There’s still a way to go from editing single-cell embryos to a full-term ‘designer baby.’
The news may have come as a surprise, but it probably shouldn't have. A bioethics expert walks through how big a deal this announcement is – and what we should be considering now.
Ngwe Thein says he was forced to work on a fishing trawler with inadequate food and little or no pay.
APTN, Esther Htusan/AP Photo
July 30 marks the United Nations’ World Day Against Trafficking in Persons. How can computer scientists help combat this problem?
The next frontier of data storage: DNA.
Researchers who hold the world record for storing and retrieving data in DNA explain how the building blocks of life can be used to hold digital information as well.
She must have had a successful pregnancy.
A new evolutionary perspective on what's been a medical paradox: Why does the body use inflammation to regulate aspects of pregnancy when inflammation is also a big threat to pregnancy?
Impacts of federal research funding can be felt region-wide.
Research dollars don't stay locked up in academia and government labs. R&D collaborations with the private sector are common – and grow the innovation economy.
How will we react when cars start driving themselves?
How might we, and our nation's roads and highways, need to change as autonomous vehicles become more ubiquitous? We know a lot of the answers, but not all of them.
How can we ensure technology brings prosperity to us all?
Political and community leaders must act now to preserve the American middle class and adapt the US economy for the 21st century.
The cells inside this bioreactor are the real pharmaceutical factories.
Rather than being designed by chemists, this class of pharmaceuticals is produced by living cells. Here's where they come from and how they work.
Step one is not being afraid to reexamine a site that’s been previously excavated.
Dominic O'Brien. Gundjeihmi Aboriginal Corporation
A team of archaeologists strived to improve the reproducibility of their results, influencing their choices in the field, in the lab and during data analysis.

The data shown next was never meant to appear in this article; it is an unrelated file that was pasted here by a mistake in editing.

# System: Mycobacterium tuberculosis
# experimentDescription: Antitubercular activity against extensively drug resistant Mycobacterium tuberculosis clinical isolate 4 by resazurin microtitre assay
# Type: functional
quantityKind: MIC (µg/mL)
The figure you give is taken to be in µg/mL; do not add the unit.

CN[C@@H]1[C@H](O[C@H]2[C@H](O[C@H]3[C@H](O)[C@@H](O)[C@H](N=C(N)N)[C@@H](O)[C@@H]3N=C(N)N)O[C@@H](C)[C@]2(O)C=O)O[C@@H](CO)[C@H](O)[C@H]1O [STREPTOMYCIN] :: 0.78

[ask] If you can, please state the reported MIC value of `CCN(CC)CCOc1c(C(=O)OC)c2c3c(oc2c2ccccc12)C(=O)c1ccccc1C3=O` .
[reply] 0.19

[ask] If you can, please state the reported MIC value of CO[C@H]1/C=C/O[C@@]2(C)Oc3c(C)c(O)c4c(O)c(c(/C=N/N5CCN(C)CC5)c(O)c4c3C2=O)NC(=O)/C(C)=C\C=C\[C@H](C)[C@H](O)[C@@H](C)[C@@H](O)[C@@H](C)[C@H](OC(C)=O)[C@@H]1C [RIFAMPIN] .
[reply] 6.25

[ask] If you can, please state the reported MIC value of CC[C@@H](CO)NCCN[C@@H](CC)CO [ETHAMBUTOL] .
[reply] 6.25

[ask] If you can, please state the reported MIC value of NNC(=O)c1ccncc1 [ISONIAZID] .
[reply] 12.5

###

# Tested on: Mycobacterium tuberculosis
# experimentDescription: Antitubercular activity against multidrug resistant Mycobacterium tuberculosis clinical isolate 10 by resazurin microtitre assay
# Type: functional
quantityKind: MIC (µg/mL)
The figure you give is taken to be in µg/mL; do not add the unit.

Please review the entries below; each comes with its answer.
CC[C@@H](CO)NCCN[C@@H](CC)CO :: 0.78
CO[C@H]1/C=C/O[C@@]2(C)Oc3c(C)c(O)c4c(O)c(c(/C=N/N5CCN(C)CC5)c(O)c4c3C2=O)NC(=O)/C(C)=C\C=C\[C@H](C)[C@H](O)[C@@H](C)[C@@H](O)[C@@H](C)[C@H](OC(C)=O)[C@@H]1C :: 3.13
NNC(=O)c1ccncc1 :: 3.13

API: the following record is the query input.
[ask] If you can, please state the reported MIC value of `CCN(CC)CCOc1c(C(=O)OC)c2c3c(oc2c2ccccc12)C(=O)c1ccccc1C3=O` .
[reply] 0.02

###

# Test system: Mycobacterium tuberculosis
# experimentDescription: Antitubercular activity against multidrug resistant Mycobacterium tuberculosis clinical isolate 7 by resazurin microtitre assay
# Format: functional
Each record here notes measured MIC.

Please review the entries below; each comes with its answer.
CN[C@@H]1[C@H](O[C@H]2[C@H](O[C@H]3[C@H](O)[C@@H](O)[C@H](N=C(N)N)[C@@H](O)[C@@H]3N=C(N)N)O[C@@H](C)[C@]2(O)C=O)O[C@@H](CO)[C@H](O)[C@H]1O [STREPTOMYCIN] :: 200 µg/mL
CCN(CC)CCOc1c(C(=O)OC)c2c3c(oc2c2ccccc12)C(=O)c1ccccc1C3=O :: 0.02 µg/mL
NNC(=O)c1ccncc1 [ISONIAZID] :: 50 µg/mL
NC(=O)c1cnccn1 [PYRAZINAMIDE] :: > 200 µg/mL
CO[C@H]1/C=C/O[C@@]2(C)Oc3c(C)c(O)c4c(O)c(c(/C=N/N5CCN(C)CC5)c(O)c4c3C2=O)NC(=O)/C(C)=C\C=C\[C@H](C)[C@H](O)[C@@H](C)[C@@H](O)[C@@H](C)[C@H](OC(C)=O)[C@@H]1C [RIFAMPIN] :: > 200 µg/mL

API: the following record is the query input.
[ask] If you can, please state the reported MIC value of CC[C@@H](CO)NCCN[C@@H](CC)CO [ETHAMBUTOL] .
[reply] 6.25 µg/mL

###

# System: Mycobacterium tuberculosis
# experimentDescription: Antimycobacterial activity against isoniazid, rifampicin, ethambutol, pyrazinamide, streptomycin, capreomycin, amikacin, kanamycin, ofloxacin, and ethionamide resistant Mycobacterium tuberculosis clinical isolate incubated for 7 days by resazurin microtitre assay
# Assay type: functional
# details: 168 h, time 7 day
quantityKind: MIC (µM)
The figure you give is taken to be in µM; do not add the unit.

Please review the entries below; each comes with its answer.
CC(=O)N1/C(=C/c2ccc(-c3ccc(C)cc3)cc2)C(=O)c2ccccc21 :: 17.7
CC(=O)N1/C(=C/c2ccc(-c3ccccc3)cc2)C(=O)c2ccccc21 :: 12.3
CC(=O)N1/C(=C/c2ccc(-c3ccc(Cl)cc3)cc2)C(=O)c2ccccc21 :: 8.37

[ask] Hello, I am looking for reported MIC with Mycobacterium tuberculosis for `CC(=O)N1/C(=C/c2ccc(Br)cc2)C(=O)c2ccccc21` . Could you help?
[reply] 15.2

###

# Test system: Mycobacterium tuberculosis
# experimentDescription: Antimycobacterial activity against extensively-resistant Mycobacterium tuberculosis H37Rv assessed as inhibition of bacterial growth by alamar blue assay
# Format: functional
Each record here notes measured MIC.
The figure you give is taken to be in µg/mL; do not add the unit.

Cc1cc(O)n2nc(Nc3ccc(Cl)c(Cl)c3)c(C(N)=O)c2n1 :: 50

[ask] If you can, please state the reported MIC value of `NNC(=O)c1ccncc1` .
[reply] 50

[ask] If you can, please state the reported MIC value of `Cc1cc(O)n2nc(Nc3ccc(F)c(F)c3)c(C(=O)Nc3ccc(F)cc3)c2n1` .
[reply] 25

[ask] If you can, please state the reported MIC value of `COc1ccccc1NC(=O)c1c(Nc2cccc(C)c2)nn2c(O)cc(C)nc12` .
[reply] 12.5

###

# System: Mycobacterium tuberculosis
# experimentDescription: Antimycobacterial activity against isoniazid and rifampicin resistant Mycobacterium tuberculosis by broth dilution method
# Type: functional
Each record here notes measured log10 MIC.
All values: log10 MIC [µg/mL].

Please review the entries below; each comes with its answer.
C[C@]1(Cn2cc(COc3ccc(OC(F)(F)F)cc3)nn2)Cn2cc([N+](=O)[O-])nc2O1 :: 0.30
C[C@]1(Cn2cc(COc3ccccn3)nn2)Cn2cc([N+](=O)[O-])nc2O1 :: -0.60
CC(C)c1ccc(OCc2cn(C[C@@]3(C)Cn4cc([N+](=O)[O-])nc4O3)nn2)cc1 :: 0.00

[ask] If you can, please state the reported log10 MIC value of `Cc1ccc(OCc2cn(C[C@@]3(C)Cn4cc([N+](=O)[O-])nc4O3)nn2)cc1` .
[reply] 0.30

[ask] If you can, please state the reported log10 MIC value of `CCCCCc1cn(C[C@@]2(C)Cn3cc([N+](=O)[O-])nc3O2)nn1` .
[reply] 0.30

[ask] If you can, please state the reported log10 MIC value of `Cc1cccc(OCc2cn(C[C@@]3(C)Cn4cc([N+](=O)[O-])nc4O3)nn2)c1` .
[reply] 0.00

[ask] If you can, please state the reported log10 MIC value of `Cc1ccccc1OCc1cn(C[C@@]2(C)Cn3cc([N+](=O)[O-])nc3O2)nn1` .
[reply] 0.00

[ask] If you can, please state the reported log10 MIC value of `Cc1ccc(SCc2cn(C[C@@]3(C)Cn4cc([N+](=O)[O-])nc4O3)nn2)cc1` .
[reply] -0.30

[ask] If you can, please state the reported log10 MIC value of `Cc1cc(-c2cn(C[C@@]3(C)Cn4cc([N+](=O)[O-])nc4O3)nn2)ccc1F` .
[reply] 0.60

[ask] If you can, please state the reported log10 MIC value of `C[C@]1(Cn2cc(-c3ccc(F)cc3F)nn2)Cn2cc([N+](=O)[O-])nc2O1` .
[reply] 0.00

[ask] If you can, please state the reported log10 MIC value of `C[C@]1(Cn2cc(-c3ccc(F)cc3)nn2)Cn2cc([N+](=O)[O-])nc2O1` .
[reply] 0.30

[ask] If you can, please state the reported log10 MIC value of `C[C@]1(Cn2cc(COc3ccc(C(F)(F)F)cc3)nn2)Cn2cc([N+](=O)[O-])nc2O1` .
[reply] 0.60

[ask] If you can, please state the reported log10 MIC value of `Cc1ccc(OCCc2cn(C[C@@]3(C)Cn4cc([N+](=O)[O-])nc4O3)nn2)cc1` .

Is this an impostor trying to break into your phone with his voice?
You can log in to your smartphone by talking to it. Current security systems don't protect enough against imitators. The best way to ensure voice authentication is secure is to start with the sound.
Are research nonprofits holding up their end of the tax-exempt bargain?
Holding patents can be a lucrative and powerful position to be in. Here's a proposal for how nonprofit patent holders can do more for the common good – and live up to their end of the tax break bargain.
Who’s collecting your data, and what are they using your data for?
Brian A. Jackson/Shutterstock.com
What governments and companies think they know about us – whether or not it's accurate – has real power over our actual lives.
Mirzakhani was a luminary in her field.
Courtesy of Stanford University News Service
Mirzakhani blazed to the top of her field due to her talent. But who she was and where she came from also make her a role model for those from underrepresented demographics in the world of math.
People currently speak 7,000 languages around the globe.
There's little research into origins of the geographic patterns of language diversity. A new model exploring processes that shaped Australia's language diversity provides a template for investigators.
Is America’s digital economy facing a stormy future?
The digital economy in the US is already on the verge of stalling; failing to protect an open internet would further erode the United States’ digital competitiveness.
Will the robots come to control us?
He spends his days developing artificial intelligence systems. What about AI keeps him up at night?
Latching springs provide a boost.
Yun Seong Song et al (2017)
For those with reduced mobility and even just the normally aging, stairs can pose a big problem. A cheap and efficient new prototype could help.
Fixing electronics devices doesn’t need to be difficult.
Many companies are working to prevent customers from fixing broken smartphones and tractors. By doing so, they're missing out on an opportunity to build customer loyalty and boost profits.
How do they each know what to do?
Researchers identified simple behavioral rules that allow these tiny creatures to collaboratively build elaborate structures, with no one in charge.
Should children under the age of 13 be given access to smartphones?
Teaching fear and avoidance of technology may protect people from negative consequences. But it also prevents them from finding, and benefiting from, productive uses of new innovations.
Ballet dancers can apply their intensive training to tasks they haven’t practiced.
Highly trained dancers provide insights for researchers helping design improved rehab programs for people with mobility impairments. The next step could include rehab robots as dance partners.
The message might not come through if you put all your communication eggs in one theoretical basket.
Reports of facts' death have been greatly exaggerated. Effective communication jettisons the false dilemma in favor of a more holistic view of how people take in new information on contentious topics.
A group of Maasai men look at the mobile phone belonging to one of them.
What do traditional Maasai people use mobile phones for?
Is objectification bad – if you welcome sexualized attention?
Women experience negative effects from the objectification that's common in our society. What happens if they try to seize the reins and elicit sexualized attention in their romantic relationships?
And don’t expect chocolate ice cream, either.
Millions of Americans believe brown cows produce chocolate milk? The way the media reported this factoid raises questions about science literacy – but different ones than you may think.